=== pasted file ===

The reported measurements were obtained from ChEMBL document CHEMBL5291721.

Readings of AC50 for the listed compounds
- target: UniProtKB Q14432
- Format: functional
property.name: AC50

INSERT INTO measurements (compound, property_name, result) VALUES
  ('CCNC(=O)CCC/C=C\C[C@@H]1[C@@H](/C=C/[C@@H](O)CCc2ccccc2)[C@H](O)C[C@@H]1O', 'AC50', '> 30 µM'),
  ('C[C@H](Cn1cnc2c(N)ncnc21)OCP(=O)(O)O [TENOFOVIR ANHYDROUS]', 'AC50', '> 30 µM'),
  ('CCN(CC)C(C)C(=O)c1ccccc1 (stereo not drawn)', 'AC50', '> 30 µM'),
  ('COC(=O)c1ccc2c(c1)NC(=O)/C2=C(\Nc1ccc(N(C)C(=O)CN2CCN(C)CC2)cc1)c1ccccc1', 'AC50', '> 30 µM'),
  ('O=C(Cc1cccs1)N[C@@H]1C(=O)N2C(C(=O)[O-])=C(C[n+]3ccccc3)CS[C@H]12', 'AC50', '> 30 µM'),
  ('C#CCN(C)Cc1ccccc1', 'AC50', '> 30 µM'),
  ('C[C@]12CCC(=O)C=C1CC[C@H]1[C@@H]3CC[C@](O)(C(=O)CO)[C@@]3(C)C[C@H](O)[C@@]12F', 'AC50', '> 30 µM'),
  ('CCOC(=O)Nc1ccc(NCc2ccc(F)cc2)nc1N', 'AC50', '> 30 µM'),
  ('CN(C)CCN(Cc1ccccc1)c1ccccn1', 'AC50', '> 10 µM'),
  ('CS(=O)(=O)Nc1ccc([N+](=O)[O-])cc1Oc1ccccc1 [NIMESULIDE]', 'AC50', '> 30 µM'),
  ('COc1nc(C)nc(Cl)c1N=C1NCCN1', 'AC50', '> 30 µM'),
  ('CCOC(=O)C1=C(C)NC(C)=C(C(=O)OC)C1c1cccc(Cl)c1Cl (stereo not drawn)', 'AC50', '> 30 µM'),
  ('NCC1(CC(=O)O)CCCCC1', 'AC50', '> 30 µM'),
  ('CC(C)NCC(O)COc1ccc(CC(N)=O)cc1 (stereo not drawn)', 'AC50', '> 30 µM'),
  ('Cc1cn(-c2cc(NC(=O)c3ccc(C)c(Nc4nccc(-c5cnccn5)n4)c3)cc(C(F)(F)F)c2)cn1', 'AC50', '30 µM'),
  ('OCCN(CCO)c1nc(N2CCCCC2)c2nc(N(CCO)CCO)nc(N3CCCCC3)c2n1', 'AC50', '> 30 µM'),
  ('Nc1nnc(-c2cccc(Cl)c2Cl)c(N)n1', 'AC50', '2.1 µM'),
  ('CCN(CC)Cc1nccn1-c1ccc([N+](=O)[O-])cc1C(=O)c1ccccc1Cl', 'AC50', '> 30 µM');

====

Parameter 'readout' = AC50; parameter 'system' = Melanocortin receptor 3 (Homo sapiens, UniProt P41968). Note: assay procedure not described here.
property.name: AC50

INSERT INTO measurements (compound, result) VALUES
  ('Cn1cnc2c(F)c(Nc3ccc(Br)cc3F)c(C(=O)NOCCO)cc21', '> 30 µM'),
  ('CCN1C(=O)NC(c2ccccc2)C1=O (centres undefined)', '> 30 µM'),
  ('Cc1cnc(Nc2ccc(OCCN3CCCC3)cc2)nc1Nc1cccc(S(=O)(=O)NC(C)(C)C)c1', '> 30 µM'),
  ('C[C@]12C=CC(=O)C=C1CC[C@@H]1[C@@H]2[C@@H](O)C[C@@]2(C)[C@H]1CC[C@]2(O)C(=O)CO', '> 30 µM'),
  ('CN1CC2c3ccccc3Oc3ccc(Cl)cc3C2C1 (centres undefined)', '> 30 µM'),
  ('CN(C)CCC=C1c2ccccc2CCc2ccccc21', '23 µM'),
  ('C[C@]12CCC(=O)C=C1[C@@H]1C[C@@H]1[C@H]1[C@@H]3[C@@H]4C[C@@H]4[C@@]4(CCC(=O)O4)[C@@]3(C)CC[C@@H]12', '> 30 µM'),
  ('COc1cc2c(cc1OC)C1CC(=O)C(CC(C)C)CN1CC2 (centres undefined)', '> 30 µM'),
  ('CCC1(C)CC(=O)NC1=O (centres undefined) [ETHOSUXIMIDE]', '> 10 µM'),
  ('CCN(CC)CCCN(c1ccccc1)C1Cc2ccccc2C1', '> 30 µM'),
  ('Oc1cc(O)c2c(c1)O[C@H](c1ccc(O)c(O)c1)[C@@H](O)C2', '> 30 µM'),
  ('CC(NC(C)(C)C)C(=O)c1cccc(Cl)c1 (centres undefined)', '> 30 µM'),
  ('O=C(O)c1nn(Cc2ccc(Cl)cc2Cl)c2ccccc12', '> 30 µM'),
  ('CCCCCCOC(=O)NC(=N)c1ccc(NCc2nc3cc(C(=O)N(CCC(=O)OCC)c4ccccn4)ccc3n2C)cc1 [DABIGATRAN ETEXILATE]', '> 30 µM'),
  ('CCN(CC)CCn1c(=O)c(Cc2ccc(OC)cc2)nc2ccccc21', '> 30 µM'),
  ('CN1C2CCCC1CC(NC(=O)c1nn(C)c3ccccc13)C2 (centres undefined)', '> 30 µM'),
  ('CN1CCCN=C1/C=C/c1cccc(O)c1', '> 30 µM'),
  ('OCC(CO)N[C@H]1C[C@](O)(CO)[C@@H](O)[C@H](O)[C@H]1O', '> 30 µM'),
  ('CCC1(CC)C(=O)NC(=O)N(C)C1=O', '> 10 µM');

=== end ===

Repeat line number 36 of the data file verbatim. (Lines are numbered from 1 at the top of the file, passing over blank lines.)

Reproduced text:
  ('COc1cc2c(cc1OC)C1CC(=O)C(CC(C)C)CN1CC2 (centres undefined)', '> 30 µM'),